The majority of Americans did not vote for Donald Trump; they voted for Hillary Clinton. Trump lost the popular vote by more than 2 million voters, the largest margin of popular votes ever lost by a candidate who won the election.
Trump had charged that the “voting system was rigged.” And now he embraces a thoroughly debunked conspiracy theory that Clinton’s campaign experienced “massive voter fraud.”
The real scandal is that millions of would-be voters didn’t participate because of obstacles—such as strict photo-ID requirements, cutbacks in early voting and new registration restrictions designed to discourage them.
Columnist Dana Milbank said, “They arguably suppressed enough minority voters to cost Hillary Clinton the election.”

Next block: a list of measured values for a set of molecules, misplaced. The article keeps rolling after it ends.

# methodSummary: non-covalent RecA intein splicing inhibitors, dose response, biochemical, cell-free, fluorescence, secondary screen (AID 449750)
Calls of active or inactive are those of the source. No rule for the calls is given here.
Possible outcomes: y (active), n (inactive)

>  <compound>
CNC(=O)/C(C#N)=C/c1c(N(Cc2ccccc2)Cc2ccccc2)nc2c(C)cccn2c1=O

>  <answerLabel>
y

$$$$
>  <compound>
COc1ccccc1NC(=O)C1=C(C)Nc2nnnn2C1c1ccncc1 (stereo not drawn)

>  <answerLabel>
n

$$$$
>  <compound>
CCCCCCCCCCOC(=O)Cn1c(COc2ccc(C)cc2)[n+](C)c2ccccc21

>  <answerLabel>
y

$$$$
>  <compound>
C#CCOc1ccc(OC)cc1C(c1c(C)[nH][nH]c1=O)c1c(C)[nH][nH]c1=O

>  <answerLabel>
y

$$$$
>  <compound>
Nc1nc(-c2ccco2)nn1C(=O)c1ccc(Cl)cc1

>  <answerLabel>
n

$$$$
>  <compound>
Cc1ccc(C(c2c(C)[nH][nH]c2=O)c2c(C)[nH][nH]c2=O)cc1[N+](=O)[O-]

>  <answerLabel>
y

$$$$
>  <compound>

Another factor influencing the election were “fake news” stories that blanketed the internet and has forced Facebook and Twitter to investigate their sources. A “fake news” operation, based in Macedonia, has flooded social media with fake stories that have thousands of followers in this country.
A recount has begun in Wisconsin, with other recounts possible. But it’s unlikely they will significantly change the results.
Since we must, at least for now, accept the result of the Electoral College process (in a democracy, isn’t the majority supposed to rule?), like others, I am scared for our country. I was scared too in 1972 when Richard Nixon won reelection by a wide margin. But less than two years later, because of Watergate, he was forced to resign.
James W. Ramsey